Limitation of use: While there are many risk factors for preterm birth, safety and efficacy of Makena has been demonstrated only in women with a prior spontaneous singleton preterm birth. It is not intended for use in women with multiple gestations or other risk factors for preterm birth.
Important safety information for Makena (hydroxyprogesterone caproate injection)
- Makena should not be used in women with any of the following conditions:
- Current or history of thrombosis or thromboembolic disorders
- Known or suspected breast cancer, other hormone-sensitive cancer or history of these conditions
- Undiagnosed abnormal vaginal bleeding unrelated to pregnancy
- Cholestatic jaundice of pregnancy
- Liver tumors, benign or malignant, or active liver disease
- Uncontrolled hypertension
- Makena should be discontinued if thrombosis or thromboembolism occurs
- Allergic reactions, including urticaria, pruritus and angioedema, have been reported with use of Makena or with other products containing castor oil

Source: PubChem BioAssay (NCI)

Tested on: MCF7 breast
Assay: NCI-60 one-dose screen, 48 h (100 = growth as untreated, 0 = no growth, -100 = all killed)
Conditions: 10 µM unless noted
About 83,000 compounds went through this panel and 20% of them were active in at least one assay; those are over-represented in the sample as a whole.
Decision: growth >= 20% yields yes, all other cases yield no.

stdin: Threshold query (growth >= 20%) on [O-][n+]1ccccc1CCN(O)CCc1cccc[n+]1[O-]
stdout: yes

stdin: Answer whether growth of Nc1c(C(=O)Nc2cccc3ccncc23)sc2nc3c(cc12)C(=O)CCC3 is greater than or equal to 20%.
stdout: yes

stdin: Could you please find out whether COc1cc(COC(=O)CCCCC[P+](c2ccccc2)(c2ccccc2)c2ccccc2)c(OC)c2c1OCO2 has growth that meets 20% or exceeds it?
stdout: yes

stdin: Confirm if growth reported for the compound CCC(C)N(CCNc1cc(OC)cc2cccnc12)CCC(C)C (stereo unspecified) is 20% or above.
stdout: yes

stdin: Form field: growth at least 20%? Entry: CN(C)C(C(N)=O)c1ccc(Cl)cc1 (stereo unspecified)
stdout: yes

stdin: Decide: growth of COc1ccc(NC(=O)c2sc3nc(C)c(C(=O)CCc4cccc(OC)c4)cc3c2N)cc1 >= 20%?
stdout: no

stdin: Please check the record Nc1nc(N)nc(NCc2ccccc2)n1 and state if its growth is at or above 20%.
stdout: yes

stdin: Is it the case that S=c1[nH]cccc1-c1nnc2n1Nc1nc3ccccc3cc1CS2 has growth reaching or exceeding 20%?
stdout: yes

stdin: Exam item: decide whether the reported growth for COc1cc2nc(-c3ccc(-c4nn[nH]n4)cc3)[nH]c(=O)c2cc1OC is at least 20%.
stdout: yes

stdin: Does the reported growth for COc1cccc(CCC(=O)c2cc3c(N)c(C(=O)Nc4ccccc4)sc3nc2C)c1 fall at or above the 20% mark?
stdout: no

- Women receiving Makena should be monitored if they:
- Are prediabetic or diabetic
- Have conditions that may be affected by fluid retention, such as preeclampsia, epilepsy, cardiac or renal dysfunction
- Have a history of clinical depression; Makena should be discontinued if depression recurs
- Develop jaundice; consider whether benefit of use warrants continuation
- Develop hypertension
- Certain pregnancy-related fetal and maternal complications or events were numerically increased in Makena-treated subjects as compared to placebo subjects, including miscarriage (2.4% vs. 0%) and stillbirth (2% vs. 1.3%), admission for preterm labor (16% vs. 13.8%), preeclampsia or gestational hypertension (8.8% vs. 4.6%), gestational diabetes (5.6% vs. 4.6%), and oligohydramnios (3.6% vs. 1.3%)
- The most common adverse reactions reported in >2% of subjects and at a higher rate in the Makena group than in the control group were injection site reactions (pain [35% vs. 33%], swelling [17% vs. 8%], pruritus [6% vs. 3%], and nodule [5% vs. 2%]), urticaria (12% vs. 11%), pruritus (8% vs. 6%), nausea (6% vs. 5%), and diarrhea (2% vs. 1%)
About K-V Pharmaceutical Company
K-V Pharmaceutical Company is a specialty branded pharmaceutical company with a primary focus in the area of women's healthcare. As such, we are committed to advancing the health of women across all the stages of their lives.